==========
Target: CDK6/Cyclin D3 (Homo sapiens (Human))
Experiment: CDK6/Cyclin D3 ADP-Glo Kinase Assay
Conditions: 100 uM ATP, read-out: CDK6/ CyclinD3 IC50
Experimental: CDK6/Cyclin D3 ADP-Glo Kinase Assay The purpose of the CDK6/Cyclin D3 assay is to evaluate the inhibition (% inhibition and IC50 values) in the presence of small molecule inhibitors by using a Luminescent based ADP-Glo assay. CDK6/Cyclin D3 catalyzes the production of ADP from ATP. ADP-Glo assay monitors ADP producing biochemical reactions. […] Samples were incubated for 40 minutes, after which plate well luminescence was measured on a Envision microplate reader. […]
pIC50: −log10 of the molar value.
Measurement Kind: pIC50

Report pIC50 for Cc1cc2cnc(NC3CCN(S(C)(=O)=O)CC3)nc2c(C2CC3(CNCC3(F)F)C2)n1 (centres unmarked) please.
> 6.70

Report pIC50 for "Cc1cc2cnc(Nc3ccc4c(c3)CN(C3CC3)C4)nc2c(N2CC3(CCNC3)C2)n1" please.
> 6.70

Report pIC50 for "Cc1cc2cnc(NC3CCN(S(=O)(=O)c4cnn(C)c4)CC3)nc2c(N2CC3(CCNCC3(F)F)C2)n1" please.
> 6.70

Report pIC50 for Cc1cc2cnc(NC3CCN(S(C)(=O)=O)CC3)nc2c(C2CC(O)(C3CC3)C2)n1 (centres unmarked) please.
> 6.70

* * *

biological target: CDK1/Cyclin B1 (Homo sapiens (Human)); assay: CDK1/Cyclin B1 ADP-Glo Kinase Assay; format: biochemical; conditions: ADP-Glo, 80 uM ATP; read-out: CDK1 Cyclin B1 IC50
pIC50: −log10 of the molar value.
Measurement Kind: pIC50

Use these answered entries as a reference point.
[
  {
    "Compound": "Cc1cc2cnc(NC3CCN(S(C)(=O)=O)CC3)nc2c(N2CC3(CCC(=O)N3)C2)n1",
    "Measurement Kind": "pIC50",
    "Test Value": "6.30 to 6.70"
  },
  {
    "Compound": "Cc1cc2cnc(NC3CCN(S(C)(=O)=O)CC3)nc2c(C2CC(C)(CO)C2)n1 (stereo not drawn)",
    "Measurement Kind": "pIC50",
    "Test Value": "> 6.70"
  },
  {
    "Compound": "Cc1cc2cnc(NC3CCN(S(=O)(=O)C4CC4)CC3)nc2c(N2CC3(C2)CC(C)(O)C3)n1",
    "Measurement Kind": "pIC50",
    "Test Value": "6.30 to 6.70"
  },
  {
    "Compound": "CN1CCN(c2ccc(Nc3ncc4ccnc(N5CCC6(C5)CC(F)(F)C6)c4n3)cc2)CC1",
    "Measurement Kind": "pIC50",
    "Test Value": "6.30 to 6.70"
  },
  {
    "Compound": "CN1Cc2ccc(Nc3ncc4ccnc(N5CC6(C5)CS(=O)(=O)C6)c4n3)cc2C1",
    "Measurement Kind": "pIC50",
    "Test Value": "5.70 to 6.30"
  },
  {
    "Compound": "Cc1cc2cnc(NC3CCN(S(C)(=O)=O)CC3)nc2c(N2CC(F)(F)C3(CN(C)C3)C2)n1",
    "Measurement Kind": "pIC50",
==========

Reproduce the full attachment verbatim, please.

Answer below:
Target: CDK6/Cyclin D3 (Homo sapiens (Human))
Experiment: CDK6/Cyclin D3 ADP-Glo Kinase Assay
Conditions: 100 uM ATP, read-out: CDK6/ CyclinD3 IC50
Experimental: CDK6/Cyclin D3 ADP-Glo Kinase Assay The purpose of the CDK6/Cyclin D3 assay is to evaluate the inhibition (% inhibition and IC50 values) in the presence of small molecule inhibitors by using a Luminescent based ADP-Glo assay. CDK6/Cyclin D3 catalyzes the production of ADP from ATP. ADP-Glo assay monitors ADP producing biochemical reactions. […] Samples were incubated for 40 minutes, after which plate well luminescence was measured on a Envision microplate reader. […]
pIC50: −log10 of the molar value.
Measurement Kind: pIC50

Report pIC50 for Cc1cc2cnc(NC3CCN(S(C)(=O)=O)CC3)nc2c(C2CC3(CNCC3(F)F)C2)n1 (centres unmarked) please.
> 6.70

Report pIC50 for "Cc1cc2cnc(Nc3ccc4c(c3)CN(C3CC3)C4)nc2c(N2CC3(CCNC3)C2)n1" please.
> 6.70

Report pIC50 for "Cc1cc2cnc(NC3CCN(S(=O)(=O)c4cnn(C)c4)CC3)nc2c(N2CC3(CCNCC3(F)F)C2)n1" please.
> 6.70

Report pIC50 for Cc1cc2cnc(NC3CCN(S(C)(=O)=O)CC3)nc2c(C2CC(O)(C3CC3)C2)n1 (centres unmarked) please.
> 6.70

* * *

biological target: CDK1/Cyclin B1 (Homo sapiens (Human)); assay: CDK1/Cyclin B1 ADP-Glo Kinase Assay; format: biochemical; conditions: ADP-Glo, 80 uM ATP; read-out: CDK1 Cyclin B1 IC50
pIC50: −log10 of the molar value.
Measurement Kind: pIC50

Use these answered entries as a reference point.
[
  {
    "Compound": "Cc1cc2cnc(NC3CCN(S(C)(=O)=O)CC3)nc2c(N2CC3(CCC(=O)N3)C2)n1",
    "Measurement Kind": "pIC50",
    "Test Value": "6.30 to 6.70"
  },
  {
    "Compound": "Cc1cc2cnc(NC3CCN(S(C)(=O)=O)CC3)nc2c(C2CC(C)(CO)C2)n1 (stereo not drawn)",
    "Measurement Kind": "pIC50",
    "Test Value": "> 6.70"
  },
  {
    "Compound": "Cc1cc2cnc(NC3CCN(S(=O)(=O)C4CC4)CC3)nc2c(N2CC3(C2)CC(C)(O)C3)n1",
    "Measurement Kind": "pIC50",
    "Test Value": "6.30 to 6.70"
  },
  {
    "Compound": "CN1CCN(c2ccc(Nc3ncc4ccnc(N5CCC6(C5)CC(F)(F)C6)c4n3)cc2)CC1",
    "Measurement Kind": "pIC50",
    "Test Value": "6.30 to 6.70"
  },
  {
    "Compound": "CN1Cc2ccc(Nc3ncc4ccnc(N5CC6(C5)CS(=O)(=O)C6)c4n3)cc2C1",
    "Measurement Kind": "pIC50",
    "Test Value": "5.70 to 6.30"
  },
  {
    "Compound": "Cc1cc2cnc(NC3CCN(S(C)(=O)=O)CC3)nc2c(N2CC(F)(F)C3(CN(C)C3)C2)n1",
    "Measurement Kind": "pIC50",